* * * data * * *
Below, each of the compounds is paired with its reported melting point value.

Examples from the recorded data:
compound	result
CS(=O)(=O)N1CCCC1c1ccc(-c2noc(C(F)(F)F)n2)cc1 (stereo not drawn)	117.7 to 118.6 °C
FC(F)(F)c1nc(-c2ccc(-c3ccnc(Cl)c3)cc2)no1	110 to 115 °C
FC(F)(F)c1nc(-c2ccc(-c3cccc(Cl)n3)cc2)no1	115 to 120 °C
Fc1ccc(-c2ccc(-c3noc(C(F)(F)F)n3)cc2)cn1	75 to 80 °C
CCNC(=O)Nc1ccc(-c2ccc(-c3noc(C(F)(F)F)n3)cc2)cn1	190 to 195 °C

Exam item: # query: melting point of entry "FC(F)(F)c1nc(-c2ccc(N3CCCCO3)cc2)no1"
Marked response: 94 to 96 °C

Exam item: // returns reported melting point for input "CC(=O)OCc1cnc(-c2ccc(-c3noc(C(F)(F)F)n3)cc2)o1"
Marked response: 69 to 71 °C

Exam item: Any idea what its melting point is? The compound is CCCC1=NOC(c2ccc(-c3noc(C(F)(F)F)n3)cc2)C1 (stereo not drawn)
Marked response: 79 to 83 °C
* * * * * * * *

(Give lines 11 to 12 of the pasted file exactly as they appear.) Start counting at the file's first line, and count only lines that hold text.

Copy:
Exam item: // returns reported melting point for input "CC(=O)OCc1cnc(-c2ccc(-c3noc(C(F)(F)F)n3)cc2)o1"
Marked response: 69 to 71 °C